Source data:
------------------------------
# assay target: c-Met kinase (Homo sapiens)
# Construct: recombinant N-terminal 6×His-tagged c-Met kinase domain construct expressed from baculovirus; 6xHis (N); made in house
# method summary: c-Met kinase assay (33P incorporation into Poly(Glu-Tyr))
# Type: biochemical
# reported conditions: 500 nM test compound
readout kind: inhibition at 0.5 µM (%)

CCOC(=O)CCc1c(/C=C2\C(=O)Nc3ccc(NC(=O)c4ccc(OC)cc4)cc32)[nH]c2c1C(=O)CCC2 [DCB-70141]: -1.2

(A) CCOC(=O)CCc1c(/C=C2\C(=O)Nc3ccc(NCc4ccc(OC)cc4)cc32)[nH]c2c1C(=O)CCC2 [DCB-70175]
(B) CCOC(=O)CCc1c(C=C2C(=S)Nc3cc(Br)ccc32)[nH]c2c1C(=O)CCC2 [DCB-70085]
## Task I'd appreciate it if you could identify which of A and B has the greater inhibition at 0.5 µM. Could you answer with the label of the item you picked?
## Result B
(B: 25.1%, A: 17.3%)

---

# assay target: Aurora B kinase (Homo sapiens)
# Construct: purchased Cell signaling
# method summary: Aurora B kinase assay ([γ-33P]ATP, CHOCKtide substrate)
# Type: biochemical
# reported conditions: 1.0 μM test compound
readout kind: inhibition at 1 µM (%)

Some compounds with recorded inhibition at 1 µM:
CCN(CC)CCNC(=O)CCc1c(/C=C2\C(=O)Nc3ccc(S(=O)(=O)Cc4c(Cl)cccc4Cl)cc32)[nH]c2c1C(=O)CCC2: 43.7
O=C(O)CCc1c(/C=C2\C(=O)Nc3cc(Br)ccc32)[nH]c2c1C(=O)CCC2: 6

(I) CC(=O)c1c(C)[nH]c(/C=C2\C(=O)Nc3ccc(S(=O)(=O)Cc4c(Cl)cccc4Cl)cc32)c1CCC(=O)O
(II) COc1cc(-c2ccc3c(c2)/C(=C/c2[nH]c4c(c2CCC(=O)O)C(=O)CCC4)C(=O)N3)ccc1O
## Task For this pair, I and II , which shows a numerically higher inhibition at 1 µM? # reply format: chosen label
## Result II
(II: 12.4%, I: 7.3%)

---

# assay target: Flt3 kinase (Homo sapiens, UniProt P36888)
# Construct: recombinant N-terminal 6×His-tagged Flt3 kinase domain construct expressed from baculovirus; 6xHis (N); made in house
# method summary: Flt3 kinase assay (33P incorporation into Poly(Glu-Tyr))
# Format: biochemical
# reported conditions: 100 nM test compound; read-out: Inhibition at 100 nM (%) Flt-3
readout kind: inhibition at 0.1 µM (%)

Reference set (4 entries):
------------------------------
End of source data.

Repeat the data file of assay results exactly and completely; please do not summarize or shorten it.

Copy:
# assay target: c-Met kinase (Homo sapiens)
# Construct: recombinant N-terminal 6×His-tagged c-Met kinase domain construct expressed from baculovirus; 6xHis (N); made in house
# method summary: c-Met kinase assay (33P incorporation into Poly(Glu-Tyr))
# Type: biochemical
# reported conditions: 500 nM test compound
readout kind: inhibition at 0.5 µM (%)

CCOC(=O)CCc1c(/C=C2\C(=O)Nc3ccc(NC(=O)c4ccc(OC)cc4)cc32)[nH]c2c1C(=O)CCC2 [DCB-70141]: -1.2

(A) CCOC(=O)CCc1c(/C=C2\C(=O)Nc3ccc(NCc4ccc(OC)cc4)cc32)[nH]c2c1C(=O)CCC2 [DCB-70175]
(B) CCOC(=O)CCc1c(C=C2C(=S)Nc3cc(Br)ccc32)[nH]c2c1C(=O)CCC2 [DCB-70085]
## Task I'd appreciate it if you could identify which of A and B has the greater inhibition at 0.5 µM. Could you answer with the label of the item you picked?
## Result B
(B: 25.1%, A: 17.3%)

---

# assay target: Aurora B kinase (Homo sapiens)
# Construct: purchased Cell signaling
# method summary: Aurora B kinase assay ([γ-33P]ATP, CHOCKtide substrate)
# Type: biochemical
# reported conditions: 1.0 μM test compound
readout kind: inhibition at 1 µM (%)

Some compounds with recorded inhibition at 1 µM:
CCN(CC)CCNC(=O)CCc1c(/C=C2\C(=O)Nc3ccc(S(=O)(=O)Cc4c(Cl)cccc4Cl)cc32)[nH]c2c1C(=O)CCC2: 43.7
O=C(O)CCc1c(/C=C2\C(=O)Nc3cc(Br)ccc32)[nH]c2c1C(=O)CCC2: 6

(I) CC(=O)c1c(C)[nH]c(/C=C2\C(=O)Nc3ccc(S(=O)(=O)Cc4c(Cl)cccc4Cl)cc32)c1CCC(=O)O
(II) COc1cc(-c2ccc3c(c2)/C(=C/c2[nH]c4c(c2CCC(=O)O)C(=O)CCC4)C(=O)N3)ccc1O
## Task For this pair, I and II , which shows a numerically higher inhibition at 1 µM? # reply format: chosen label
## Result II
(II: 12.4%, I: 7.3%)

---

# assay target: Flt3 kinase (Homo sapiens, UniProt P36888)
# Construct: recombinant N-terminal 6×His-tagged Flt3 kinase domain construct expressed from baculovirus; 6xHis (N); made in house
# method summary: Flt3 kinase assay (33P incorporation into Poly(Glu-Tyr))
# Format: biochemical
# reported conditions: 100 nM test compound; read-out: Inhibition at 100 nM (%) Flt-3
readout kind: inhibition at 0.1 µM (%)

Reference set (4 entries):